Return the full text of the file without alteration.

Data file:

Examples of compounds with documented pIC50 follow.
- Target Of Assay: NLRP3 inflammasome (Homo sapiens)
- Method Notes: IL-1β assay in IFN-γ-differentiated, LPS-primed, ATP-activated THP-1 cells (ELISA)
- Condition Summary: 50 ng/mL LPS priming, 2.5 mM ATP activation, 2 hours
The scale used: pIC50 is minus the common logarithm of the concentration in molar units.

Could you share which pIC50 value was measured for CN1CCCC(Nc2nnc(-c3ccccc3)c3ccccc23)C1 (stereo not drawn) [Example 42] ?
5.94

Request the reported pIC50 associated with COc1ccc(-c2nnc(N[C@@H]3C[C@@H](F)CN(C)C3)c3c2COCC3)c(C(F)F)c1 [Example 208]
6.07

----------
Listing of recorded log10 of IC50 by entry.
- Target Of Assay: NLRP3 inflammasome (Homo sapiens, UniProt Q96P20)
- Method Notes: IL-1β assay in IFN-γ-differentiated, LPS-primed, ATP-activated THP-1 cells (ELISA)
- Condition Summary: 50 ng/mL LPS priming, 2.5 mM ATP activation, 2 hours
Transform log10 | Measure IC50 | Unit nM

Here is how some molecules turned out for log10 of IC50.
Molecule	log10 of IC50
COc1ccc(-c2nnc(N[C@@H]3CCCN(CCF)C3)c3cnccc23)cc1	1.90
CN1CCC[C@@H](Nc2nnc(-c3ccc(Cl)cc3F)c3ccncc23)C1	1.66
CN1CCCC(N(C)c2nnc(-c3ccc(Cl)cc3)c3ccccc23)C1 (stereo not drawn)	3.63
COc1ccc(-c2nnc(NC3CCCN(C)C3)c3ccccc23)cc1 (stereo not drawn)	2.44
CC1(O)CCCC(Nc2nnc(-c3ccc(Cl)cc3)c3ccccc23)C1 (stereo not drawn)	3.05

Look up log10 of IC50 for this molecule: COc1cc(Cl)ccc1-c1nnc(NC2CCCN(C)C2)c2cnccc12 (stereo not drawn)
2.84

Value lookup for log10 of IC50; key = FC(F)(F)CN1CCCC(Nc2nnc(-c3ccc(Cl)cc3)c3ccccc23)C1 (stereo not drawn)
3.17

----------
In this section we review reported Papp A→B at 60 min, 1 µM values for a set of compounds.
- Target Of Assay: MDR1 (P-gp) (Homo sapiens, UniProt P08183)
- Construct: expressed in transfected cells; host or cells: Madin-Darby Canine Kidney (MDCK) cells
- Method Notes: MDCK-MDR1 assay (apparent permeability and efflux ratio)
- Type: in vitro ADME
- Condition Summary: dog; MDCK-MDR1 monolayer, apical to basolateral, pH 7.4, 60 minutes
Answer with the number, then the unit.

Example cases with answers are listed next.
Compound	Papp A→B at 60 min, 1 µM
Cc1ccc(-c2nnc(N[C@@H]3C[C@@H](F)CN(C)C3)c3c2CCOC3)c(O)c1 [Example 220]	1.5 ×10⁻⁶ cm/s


Examples of compounds with documented pIC50 follow.
- Target Of Assay: NLRP3 inflammasome (Homo sapiens)
- Method Notes: IL-1β assay in IFN-γ-differentiated, LPS-primed, ATP-activated THP-1 cells (ELISA)
- Condition Summary: 50 ng/mL LPS priming, 2.5 mM ATP activation, 2 hours
The scale used: pIC50 is minus the common logarithm of the concentration in molar units.

Could you share which pIC50 value was measured for CN1CCCC(Nc2nnc(-c3ccccc3)c3ccccc23)C1 (stereo not drawn) [Example 42] ?
5.94

Request the reported pIC50 associated with COc1ccc(-c2nnc(N[C@@H]3C[C@@H](F)CN(C)C3)c3c2COCC3)c(C(F)F)c1 [Example 208]
6.07

----------
Listing of recorded log10 of IC50 by entry.
- Target Of Assay: NLRP3 inflammasome (Homo sapiens, UniProt Q96P20)
- Method Notes: IL-1β assay in IFN-γ-differentiated, LPS-primed, ATP-activated THP-1 cells (ELISA)
- Condition Summary: 50 ng/mL LPS priming, 2.5 mM ATP activation, 2 hours
Transform log10 | Measure IC50 | Unit nM

Here is how some molecules turned out for log10 of IC50.
Molecule	log10 of IC50
COc1ccc(-c2nnc(N[C@@H]3CCCN(CCF)C3)c3cnccc23)cc1	1.90
CN1CCC[C@@H](Nc2nnc(-c3ccc(Cl)cc3F)c3ccncc23)C1	1.66
CN1CCCC(N(C)c2nnc(-c3ccc(Cl)cc3)c3ccccc23)C1 (stereo not drawn)	3.63
COc1ccc(-c2nnc(NC3CCCN(C)C3)c3ccccc23)cc1 (stereo not drawn)	2.44
CC1(O)CCCC(Nc2nnc(-c3ccc(Cl)cc3)c3ccccc23)C1 (stereo not drawn)	3.05

Look up log10 of IC50 for this molecule: COc1cc(Cl)ccc1-c1nnc(NC2CCCN(C)C2)c2cnccc12 (stereo not drawn)
2.84

Value lookup for log10 of IC50; key = FC(F)(F)CN1CCCC(Nc2nnc(-c3ccc(Cl)cc3)c3ccccc23)C1 (stereo not drawn)
3.17

----------
In this section we review reported Papp A→B at 60 min, 1 µM values for a set of compounds.
- Target Of Assay: MDR1 (P-gp) (Homo sapiens, UniProt P08183)
- Construct: expressed in transfected cells; host or cells: Madin-Darby Canine Kidney (MDCK) cells
- Method Notes: MDCK-MDR1 assay (apparent permeability and efflux ratio)
- Type: in vitro ADME
- Condition Summary: dog; MDCK-MDR1 monolayer, apical to basolateral, pH 7.4, 60 minutes
Answer with the number, then the unit.

Example cases with answers are listed next.
Compound	Papp A→B at 60 min, 1 µM
Cc1ccc(-c2nnc(N[C@@H]3C[C@@H](F)CN(C)C3)c3c2CCOC3)c(O)c1 [Example 220]	1.5 ×10⁻⁶ cm/s